New Malaysian Prime Minister Mahathir Mohamad vowed on Sunday to review a controversial law against "fake news" hurriedly passed before the elections and seen as aimed at critics of his scandal-tainted predecessor.
The law, passed in early April, makes the deliberate spread of false information punishable by up to six years in jail and a hefty fine.
It has sparked outrage from rights groups, who believe the law could be used to crack down on dissent, especially criticism of then-prime minister Najib Razak ahead of the May 9 vote.
Najib's ruling Barisan Nasional coalition, which ruled Malaysia uninterrupted for 61 years since independence, was routed at the polls by a Mahathir-led opposition alliance.
Mahathir, who ruled Malaysia for 22 years as prime minister before stepping down in 2003 and came back from retirement to take on Najib, said the law would be reviewed to give a clearer definition of fake news.
"The fake news law will be given a definition that is clear," he said in a special address on national television.
"People and news companies will understand what is fake news and what is not fake."
Mahathir himself was criticised for clamping down on the media during his earlier term as premier. But he said in his speech on Sunday his government would not restrict the press even if they came up with news the government found uncomfortable.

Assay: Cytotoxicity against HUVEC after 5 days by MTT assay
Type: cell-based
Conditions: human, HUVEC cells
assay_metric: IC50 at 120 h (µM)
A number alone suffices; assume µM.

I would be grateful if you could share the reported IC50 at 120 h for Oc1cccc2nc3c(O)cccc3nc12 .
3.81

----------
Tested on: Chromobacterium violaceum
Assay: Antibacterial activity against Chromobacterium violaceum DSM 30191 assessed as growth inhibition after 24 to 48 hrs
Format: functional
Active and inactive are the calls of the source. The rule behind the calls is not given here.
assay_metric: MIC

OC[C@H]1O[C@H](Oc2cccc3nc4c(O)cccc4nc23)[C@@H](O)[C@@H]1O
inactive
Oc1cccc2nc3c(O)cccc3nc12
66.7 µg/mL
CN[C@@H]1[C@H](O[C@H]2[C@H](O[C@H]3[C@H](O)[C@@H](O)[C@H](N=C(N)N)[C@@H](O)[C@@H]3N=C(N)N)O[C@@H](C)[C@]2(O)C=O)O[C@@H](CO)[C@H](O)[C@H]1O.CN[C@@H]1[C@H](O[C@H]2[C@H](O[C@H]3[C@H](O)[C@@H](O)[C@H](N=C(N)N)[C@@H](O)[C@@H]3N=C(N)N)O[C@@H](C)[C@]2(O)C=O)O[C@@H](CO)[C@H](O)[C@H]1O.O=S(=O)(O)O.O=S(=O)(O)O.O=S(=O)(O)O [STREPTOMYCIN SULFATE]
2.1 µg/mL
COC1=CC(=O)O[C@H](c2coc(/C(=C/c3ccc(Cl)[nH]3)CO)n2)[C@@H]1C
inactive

But the 92-year-old -- the world's oldest elected leader -- added that "action" would be taken if false news was disseminated with the intention to cause chaos.
"Even though we support the concept of freedom of the press and freedom of speech, everything has a limit," he said.
The law has so far been used to convict one person: a Danish man who was jailed for a week for accusing emergency services of responding slowly after a Palestinian Hamas member was gunned down in Kuala Lumpur in April.
Mahathir himself was probed during the election campaign for allegedly spreading fake news after claiming that a plane he was supposed to take may have been sabotaged.
Malaysia ranks 145th out of 180 countries in the 2018 World Press Freedom Index, with number one being the freest.